Also, I love exploring the lands of Skyrim… questing through their 100+ hrs of amazing content… fighting dragons and having sword fights. This game is especially responsive with the treadmill.
Given that I am trying to get a workout, I like to take longer routes, “camp” less in battle games and run out on foot (risky). I also tighten my abs tight while making my turns and movements, putting some muscle behind swinging my sword, and not being afraid to try to dodge swings by cradling much like a boxer does when they have their guard up. Hands up, abs tight, side to side motions.
VRFI: Are there Kat Walk specific games, or does the system function with every VR release that allows for free locomotion? Another way to ask this question, does Kat Walk output as digital movement (IE the trackpads on a Vive Wand)?
Jake Phillips: Kat VR has currently made 16 games.. of that 16, I only personally enjoy about 6 of them… With that being said, only 2 of them I play regularly… Bullet Sorrow, and Lop Nur Zombie… They also have a game VR Battleground, but that is exclusive for the Chinese market…. The good thing is that they are compatible with basically every game that has a locomotion setting. They are able to integrate the games and have the treadmill basically read as a giant touchpad.
I am even speaking with a developer now about trying to create a game where when you strap into the Kat Walk Mini, you are loading into a Mech Warrior like the Jaegers in Pacific Rim. So that when you are running around, you are controlling this robot basically.
Popular titles include
- Doom VFR
- Rec Room
- War Dust
- Payday 2
- Fallout 4
- Blade & Sorcery
- Tales of Escape (6 player coop escape room)
VRFI: So what does a home setup look like? How tough is it to implement? Is the base weighted, and how much space should one clear for a pad? Are we looking at the centerpiece for tomorrow’s VR room?
Jake Phillips: The home setup is pretty simple to put together.. The unit arrives in 4 simple pieces (just attach pieces—no assembly needed within pieces itself)…
- Base – 190lbs
- Base Cover (plastic shell with blue LED light—slides over top)
- 2 support rods for back harness (connects with 2 set screws each)
- Back Harness (8 bolts)
The unit is slightly over 4’ in diameter, and can fit in pretty small spaces. I put mine in my home office. Also, with only 2 set screws to remove from each rod, it can easily be broken down and slid under the bed. With that being said, it certainly is cool to look at and makes for a great conversation starter as your centerpiece… some people want to show it proudly!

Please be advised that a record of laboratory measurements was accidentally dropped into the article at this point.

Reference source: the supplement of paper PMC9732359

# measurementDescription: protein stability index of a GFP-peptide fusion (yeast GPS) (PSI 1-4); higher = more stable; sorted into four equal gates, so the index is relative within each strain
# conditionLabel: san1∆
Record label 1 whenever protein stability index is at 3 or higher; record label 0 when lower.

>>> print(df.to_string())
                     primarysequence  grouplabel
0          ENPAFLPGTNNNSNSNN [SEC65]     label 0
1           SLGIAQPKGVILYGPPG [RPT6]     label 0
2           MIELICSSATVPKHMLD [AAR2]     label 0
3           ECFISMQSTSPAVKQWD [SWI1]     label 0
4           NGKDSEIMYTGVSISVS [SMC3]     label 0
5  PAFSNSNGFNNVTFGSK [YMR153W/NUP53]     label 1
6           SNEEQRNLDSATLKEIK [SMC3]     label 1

The unit only requires 3 plugs
- Treadmill Power Wall
- Treadmill USB Plug PC
- Treadmill LED light Power Wall (optional)
This can be installed rather quickly. The user must than download the KAT IO app online, download the STEAM VR driver, and they are good to go! Games must be run through the KAT IO app so that it reads the treadmill.
The only other variable is finding a way to run the wire for the VR Headset from the PC to the unit (where you will be wearing it). We offer floor stands that will organize the cord and hold over your head.. This is ideal for many. I personally use a pulley system to run the cord up the wall and over my head. With the rapidly evolving demand for wireless headsets, I believe this will be an issue that goes away quickly. Since our unit simply works with Steam VR…. As long as the headset can run through Steam VR, it will work on the Kat Mini.
VRFI: What’s your dream for the Kat Walk? Will we see this treadmill dominating eSports?
Jake Phillips: Though KAT VR as a company has not started an official push in eSports… I myself am in the process of getting together a “vSports” league. Since I am a distributor, I have relationships with numerous arcades throughout the US. I am getting everyone together to try and start some events where we can encourage competitive play, leagues, etc. I believe you will see these machines making waves in the industry in the coming years.
VRFI: What do you see as the VR advantage in fitness? Your mantra is Game Hard Get Fit! How does VR help you live those words?
Jake Phillips: I have always been a fan of Call of Duty games where you can be a soldier and go into battle. By having the fully immersive feel of both VR + Treadmill… now I can become the soldier! I think it’s so cool to be dropped into a battlefield and be the soldier running and gunning. You are now not just a gamer, you are a soldier! From Gamer To Soldier!
The fact that you can play something you love and get in shape means that the more you have fun, the better the results will be on the scale… to me this is amazing! The next generation of gamers could be athletes! This could help be a potential solution for kids to fight childhood obesity… Get off the couch, and IN the game!